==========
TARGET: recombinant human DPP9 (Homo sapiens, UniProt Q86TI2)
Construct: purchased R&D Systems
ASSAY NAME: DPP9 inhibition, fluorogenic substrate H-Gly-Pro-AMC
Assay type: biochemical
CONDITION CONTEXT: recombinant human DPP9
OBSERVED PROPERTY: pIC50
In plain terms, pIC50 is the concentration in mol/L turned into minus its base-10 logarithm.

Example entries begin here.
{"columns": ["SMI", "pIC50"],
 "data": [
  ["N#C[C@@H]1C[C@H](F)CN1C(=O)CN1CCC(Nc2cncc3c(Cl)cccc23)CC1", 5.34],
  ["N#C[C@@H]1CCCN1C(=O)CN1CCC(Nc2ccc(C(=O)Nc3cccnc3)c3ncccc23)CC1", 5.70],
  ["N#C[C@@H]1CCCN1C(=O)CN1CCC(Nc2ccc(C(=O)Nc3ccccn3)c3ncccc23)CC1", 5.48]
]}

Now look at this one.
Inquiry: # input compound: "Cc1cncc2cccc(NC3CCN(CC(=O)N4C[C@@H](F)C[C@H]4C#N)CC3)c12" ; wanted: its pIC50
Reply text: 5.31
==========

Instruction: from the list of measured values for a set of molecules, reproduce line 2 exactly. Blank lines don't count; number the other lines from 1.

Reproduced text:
Construct: purchased R&D Systems